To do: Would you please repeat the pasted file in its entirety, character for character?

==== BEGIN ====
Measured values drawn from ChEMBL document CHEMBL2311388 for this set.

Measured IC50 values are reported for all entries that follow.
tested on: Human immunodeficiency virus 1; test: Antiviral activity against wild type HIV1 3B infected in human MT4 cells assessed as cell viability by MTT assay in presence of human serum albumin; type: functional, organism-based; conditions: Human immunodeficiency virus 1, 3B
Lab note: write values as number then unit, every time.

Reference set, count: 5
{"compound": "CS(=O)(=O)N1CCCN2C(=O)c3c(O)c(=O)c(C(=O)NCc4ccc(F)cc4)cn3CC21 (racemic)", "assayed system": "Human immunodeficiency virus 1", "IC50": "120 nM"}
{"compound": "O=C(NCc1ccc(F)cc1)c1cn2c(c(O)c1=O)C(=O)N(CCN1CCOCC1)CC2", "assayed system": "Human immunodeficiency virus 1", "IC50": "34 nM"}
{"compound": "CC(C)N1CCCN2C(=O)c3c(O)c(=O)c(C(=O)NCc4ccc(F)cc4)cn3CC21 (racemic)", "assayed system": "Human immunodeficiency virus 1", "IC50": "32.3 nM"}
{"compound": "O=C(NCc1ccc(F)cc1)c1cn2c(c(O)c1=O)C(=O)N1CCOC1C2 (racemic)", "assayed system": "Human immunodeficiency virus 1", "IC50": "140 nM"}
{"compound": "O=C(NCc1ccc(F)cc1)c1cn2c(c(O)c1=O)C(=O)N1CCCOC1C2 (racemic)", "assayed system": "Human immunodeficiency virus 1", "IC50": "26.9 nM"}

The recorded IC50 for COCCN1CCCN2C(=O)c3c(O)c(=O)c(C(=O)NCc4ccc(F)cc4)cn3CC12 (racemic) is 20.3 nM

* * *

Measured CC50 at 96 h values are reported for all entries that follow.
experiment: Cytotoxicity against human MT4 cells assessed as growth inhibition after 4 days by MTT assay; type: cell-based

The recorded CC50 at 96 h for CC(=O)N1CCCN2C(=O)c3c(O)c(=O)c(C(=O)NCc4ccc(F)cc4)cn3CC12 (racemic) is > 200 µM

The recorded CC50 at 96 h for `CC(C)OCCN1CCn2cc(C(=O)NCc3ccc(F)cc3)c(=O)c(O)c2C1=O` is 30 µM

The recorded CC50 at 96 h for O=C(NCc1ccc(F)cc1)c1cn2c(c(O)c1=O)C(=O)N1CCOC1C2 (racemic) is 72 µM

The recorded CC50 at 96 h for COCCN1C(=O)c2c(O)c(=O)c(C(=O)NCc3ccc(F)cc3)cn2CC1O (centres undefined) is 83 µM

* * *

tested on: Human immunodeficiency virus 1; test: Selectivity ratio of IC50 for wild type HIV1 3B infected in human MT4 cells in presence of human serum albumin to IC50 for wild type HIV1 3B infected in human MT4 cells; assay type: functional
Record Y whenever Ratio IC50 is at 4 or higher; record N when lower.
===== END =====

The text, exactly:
Measured values drawn from ChEMBL document CHEMBL2311388 for this set.

Measured IC50 values are reported for all entries that follow.
tested on: Human immunodeficiency virus 1; test: Antiviral activity against wild type HIV1 3B infected in human MT4 cells assessed as cell viability by MTT assay in presence of human serum albumin; type: functional, organism-based; conditions: Human immunodeficiency virus 1, 3B
Lab note: write values as number then unit, every time.

Reference set, count: 5
{"compound": "CS(=O)(=O)N1CCCN2C(=O)c3c(O)c(=O)c(C(=O)NCc4ccc(F)cc4)cn3CC21 (racemic)", "assayed system": "Human immunodeficiency virus 1", "IC50": "120 nM"}
{"compound": "O=C(NCc1ccc(F)cc1)c1cn2c(c(O)c1=O)C(=O)N(CCN1CCOCC1)CC2", "assayed system": "Human immunodeficiency virus 1", "IC50": "34 nM"}
{"compound": "CC(C)N1CCCN2C(=O)c3c(O)c(=O)c(C(=O)NCc4ccc(F)cc4)cn3CC21 (racemic)", "assayed system": "Human immunodeficiency virus 1", "IC50": "32.3 nM"}
{"compound": "O=C(NCc1ccc(F)cc1)c1cn2c(c(O)c1=O)C(=O)N1CCOC1C2 (racemic)", "assayed system": "Human immunodeficiency virus 1", "IC50": "140 nM"}
{"compound": "O=C(NCc1ccc(F)cc1)c1cn2c(c(O)c1=O)C(=O)N1CCCOC1C2 (racemic)", "assayed system": "Human immunodeficiency virus 1", "IC50": "26.9 nM"}

The recorded IC50 for COCCN1CCCN2C(=O)c3c(O)c(=O)c(C(=O)NCc4ccc(F)cc4)cn3CC12 (racemic) is 20.3 nM

* * *

Measured CC50 at 96 h values are reported for all entries that follow.
experiment: Cytotoxicity against human MT4 cells assessed as growth inhibition after 4 days by MTT assay; type: cell-based

The recorded CC50 at 96 h for CC(=O)N1CCCN2C(=O)c3c(O)c(=O)c(C(=O)NCc4ccc(F)cc4)cn3CC12 (racemic) is > 200 µM

The recorded CC50 at 96 h for `CC(C)OCCN1CCn2cc(C(=O)NCc3ccc(F)cc3)c(=O)c(O)c2C1=O` is 30 µM

The recorded CC50 at 96 h for O=C(NCc1ccc(F)cc1)c1cn2c(c(O)c1=O)C(=O)N1CCOC1C2 (racemic) is 72 µM

The recorded CC50 at 96 h for COCCN1C(=O)c2c(O)c(=O)c(C(=O)NCc3ccc(F)cc3)cn2CC1O (centres undefined) is 83 µM

* * *

tested on: Human immunodeficiency virus 1; test: Selectivity ratio of IC50 for wild type HIV1 3B infected in human MT4 cells in presence of human serum albumin to IC50 for wild type HIV1 3B infected in human MT4 cells; assay type: functional
Record Y whenever Ratio IC50 is at 4 or higher; record N when lower.